The ‘Deep Throat’ Pretenders

After more than 30 years, the biggest political mystery of the 20th century has been solved.

Bob Woodward, through his newspaper, The Washington Post, confirmed Tuesday that W. Mark Felt, the number two man at the FBI during the early 1970s, was Deep Throat, the celebrated source who provided information that led to the downfall of President Richard Nixon.

He wasn’t the only suspect. Here are some other on the hit parade:

Chief Justice William Rehnquist

Rehnquist was a late arrival to the list of possibilities, cited because of his bout with throat cancer _ Deep Throat was said to be ailing at the time. He was a smoker, a member of the military _ characteristics noted by Woodward _ a Republican political operative and an assistant attorney general during the early years of the Nixon administration who, possibly, was aware of some of the more distasteful White House dealings.

But Rehnquist left the Justice Department before Watergate, joining the high court in January 1972. And he didn’t recuse himself when the high court was asked to determine whether Nixon had to release the tapes of Oval Office conversations.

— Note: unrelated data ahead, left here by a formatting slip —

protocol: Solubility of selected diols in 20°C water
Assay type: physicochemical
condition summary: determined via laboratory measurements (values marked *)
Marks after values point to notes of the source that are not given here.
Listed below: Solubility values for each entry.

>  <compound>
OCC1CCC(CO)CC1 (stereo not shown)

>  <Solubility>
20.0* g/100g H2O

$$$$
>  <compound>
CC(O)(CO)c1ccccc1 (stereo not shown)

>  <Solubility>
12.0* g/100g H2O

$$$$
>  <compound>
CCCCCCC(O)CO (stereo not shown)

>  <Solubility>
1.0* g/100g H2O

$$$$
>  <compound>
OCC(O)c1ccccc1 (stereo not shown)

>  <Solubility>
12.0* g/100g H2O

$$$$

Leonard Garment

Always suspected of being an undercover liberal, Garment struck up a friendship with Nixon before he became president and served as a special consultant on domestic policy at the White House starting in 1969. He became White House counsel at the time the presidency began to unravel. Garment actually wrote about Deep Throat several years ago, fingering John Sears, a Nixon campaign worker. But Woodward himself broke his silence to reject that suggestion.

Fred Fielding

Serving as deputy White House counsel under John Dean, Fielding was known to smoke Marlboros and take a drink of scotch every now and again _ fitting Woodward’s description. He also was certainly in on conversations regarding Watergate as a result of his position. A University of Illinois journalism class, collecting all available information and driving it through a computer, identified Fielding as Deep Throat. Haldeman, in his book about his White House experiences, also pointed at Fielding.

L. Patrick Gray

A Justice Department official during the early years of the administration, Gray was selected by Nixon to serve as acting FBI director in 1972 upon the death of J. Edgar Hoover. Watergate broke a little more than a month later. A documentary co-produced by CBS News and The Washington Post in 1992, “Watergate: The Secret Story,” identified Gray as the prime suspect, noting that he fits the description of Deep Throat provided by Woodward and Bernstein and was the only one of the possible suspects who could have met with Woodward on several of the pertinent dates. Gray and Woodward lived four blocks from one another during the course of events.

(Reach Bill Straub at straubb(at)